Laissez-Faire has Failed the U.S. What Democrat Dares to Say It Loud?


December 05, 1991|By WILLIAM PFAFF

PARIS. — Paris-- President George Bush is in trouble because of the condition of the American economy. Unemployment and the threat of unemployment shadow the lives of millions of voters.

The cause of this condition has yet to be clearly identified by the administration's critics or admitted by the free-market theorists responsible for the policies followed by the U.S. government during the past decade.

Opponents of the administration argue that both the Bush and Reagan governments have encouraged industrial management directed to short-term financial return, which discourages research and investment, and have followed economic policies promoting reckless indebtedness. Hence the United States experiences an economic slump far more serious than a mere downswing in the business cycle -- which is how Mr. Bush and his friends see the problem.

The critics are correct, but there is more to be said. The deregulated market capitalism of the Reagan years was supposed to maximize industrial efficiency. In practice, the principal means by which it has sought to gain efficiency has been by cutting the burden of wages. This has created high unemployment and has tended to pauperize the remaining work force, which destroys demand.

What has happened was not part of the market bargain, and I do not think it was really expected by the economists who pressed these deregulated market theories on the public authorities. Industrialists have obtained their efficiencies in a savage competition in which the standard of living of workers has become one of the main stakes on the bargaining table. The result has been international pressure to reduce all workers to the standard of the lowest.

The United States today lacks strong unions and is without the social insurance structures of Europe or the life-employment industrial practices of Japan. As a result, pauperization is not too strong a word for what has happened to those Americans who have lost their jobs -- or have never found any. Hundreds of thousands are living in doorways or the streets and millions more exist in conditions of the utmost economic and social precariousness.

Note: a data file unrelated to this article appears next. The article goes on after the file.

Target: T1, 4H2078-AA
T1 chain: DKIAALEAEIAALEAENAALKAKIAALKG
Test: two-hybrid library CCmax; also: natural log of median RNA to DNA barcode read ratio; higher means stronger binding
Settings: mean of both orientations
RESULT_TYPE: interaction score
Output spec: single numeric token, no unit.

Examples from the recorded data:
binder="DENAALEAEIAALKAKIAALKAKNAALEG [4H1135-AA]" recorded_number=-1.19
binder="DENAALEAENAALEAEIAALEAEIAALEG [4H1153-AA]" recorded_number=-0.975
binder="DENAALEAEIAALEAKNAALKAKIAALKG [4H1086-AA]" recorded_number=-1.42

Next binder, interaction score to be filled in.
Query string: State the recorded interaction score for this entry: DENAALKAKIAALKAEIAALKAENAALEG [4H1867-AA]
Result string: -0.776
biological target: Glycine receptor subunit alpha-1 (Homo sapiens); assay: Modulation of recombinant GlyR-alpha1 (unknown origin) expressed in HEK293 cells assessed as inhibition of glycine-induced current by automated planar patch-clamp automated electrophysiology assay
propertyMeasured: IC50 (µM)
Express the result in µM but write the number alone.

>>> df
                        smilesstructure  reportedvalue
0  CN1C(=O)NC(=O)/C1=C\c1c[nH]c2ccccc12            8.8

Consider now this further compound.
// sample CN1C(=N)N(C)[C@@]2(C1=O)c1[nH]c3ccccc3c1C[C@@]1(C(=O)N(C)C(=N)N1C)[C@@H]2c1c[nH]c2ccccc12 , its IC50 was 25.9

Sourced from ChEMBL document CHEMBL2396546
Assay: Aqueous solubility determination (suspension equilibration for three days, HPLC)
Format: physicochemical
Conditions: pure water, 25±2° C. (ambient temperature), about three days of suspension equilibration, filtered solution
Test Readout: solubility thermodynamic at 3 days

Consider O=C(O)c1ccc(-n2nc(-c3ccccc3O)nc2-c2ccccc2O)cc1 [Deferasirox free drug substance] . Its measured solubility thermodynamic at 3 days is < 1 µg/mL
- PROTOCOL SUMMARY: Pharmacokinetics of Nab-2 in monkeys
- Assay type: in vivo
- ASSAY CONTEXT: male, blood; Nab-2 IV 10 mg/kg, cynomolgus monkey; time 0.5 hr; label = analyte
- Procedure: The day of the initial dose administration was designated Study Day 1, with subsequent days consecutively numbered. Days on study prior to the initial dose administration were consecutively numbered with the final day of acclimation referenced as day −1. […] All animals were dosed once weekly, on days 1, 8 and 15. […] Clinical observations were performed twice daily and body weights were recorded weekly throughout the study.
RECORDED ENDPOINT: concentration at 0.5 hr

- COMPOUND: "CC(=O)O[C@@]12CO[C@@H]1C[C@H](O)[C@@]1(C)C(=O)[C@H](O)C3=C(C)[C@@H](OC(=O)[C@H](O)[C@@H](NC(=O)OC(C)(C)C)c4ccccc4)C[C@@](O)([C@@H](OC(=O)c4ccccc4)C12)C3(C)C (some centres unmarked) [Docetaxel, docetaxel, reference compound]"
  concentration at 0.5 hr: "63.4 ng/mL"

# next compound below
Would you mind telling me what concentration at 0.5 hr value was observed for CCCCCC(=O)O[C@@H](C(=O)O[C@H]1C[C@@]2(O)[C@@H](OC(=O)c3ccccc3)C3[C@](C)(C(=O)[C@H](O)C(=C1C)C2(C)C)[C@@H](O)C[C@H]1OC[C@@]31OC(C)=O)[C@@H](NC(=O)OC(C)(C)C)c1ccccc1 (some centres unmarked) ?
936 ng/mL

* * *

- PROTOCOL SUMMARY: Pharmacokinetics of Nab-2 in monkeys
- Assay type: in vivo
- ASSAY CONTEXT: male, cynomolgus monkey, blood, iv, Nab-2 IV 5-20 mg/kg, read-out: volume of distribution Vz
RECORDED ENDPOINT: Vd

Those lucky enough still to be employed find that the threat of unemployment encourages employers to refuse wage raises or even to demand wage reductions. That this happens when management in some of the same American companies are taking personal salaries and benefits out of their companies wildly beyond anything practiced by European or Japanese management is an unspeakable obscenity.

Americans are peculiarly the victims of this situation. In Japan the main industries offer lifetime security even though working conditions and hours usually are onerous. In Western Europe unemployment benefits are good and the social-service net of retraining schemes, state-supervised pension plans, early retirement and health insurance protects the unemployed in ways scarcely imaginable in the United States.

Thus in what has amounted to an international competition to reduce the living standard of workers, the United States has been the loser. Yet the American economy has gained little or nothing from this. Free-market theory said the efficiencies gained by unrestricted competition would cause bad companies to fail but good ones to prosper and create more jobs than before. It was supposed in the end to be good for workers as much as for managers.

It hasn't worked that way. Competition has permitted few companies really to prosper and has actually produced disincentives to job-creation. Expansion often is dangerous because markets are so fragile. This might have been foreseen had anyone consulted the history of earlier periods of unregulated competition -- but who in American business or politics either knows or cares about history?

The unrepentant free-marketeer might still argue that while a pauperized work force and consumer class are not what the theory was supposed to produce, the market still knows best and workers (and unemployed) will just have to bite the bullet. The Invisible Hand will eventually work its miracle. Even Mr. Bush has come to understand, however, that he cannot say this to voters and in any case it is not true. Poor people cannot create or support a rich economy. Logic says that a policy which impoverishes American society cannot restore prosperity and American world competitiveness. It can only make matters still worse.

America's is only one of several contemporary models of capitalism, and on current evidence it is the least successful one. The Japanese model obviously is a success, whatever its costs, but it is a product of a special society and history and is unreproducible elsewhere.

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